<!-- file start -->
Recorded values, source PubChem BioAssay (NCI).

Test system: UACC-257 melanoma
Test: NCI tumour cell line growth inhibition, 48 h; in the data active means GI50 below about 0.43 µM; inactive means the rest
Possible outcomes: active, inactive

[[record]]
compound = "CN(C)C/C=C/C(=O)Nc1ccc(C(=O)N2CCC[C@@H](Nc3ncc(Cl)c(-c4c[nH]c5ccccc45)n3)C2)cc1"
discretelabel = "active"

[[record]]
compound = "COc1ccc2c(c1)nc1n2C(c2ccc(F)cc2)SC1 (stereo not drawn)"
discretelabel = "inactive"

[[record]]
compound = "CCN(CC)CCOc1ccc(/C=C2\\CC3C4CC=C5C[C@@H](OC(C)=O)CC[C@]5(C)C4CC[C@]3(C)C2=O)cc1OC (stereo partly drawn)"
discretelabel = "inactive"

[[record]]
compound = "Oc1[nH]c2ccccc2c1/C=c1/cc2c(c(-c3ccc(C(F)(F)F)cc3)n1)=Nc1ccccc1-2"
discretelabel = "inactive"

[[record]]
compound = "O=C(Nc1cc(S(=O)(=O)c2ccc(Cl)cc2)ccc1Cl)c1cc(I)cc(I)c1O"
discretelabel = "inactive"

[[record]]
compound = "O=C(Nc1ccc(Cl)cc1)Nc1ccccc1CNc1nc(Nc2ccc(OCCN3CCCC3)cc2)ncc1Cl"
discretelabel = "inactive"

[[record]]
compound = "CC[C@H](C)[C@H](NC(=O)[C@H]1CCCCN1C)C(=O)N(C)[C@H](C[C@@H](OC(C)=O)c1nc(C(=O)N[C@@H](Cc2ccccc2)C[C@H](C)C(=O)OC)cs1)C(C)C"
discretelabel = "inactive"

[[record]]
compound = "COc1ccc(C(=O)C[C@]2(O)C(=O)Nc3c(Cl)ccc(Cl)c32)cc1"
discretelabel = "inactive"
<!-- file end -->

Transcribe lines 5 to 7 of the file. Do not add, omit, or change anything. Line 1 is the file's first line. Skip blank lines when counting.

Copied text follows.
[[record]]
compound = "CN(C)C/C=C/C(=O)Nc1ccc(C(=O)N2CCC[C@@H](Nc3ncc(Cl)c(-c4c[nH]c5ccccc45)n3)C2)cc1"
discretelabel = "active"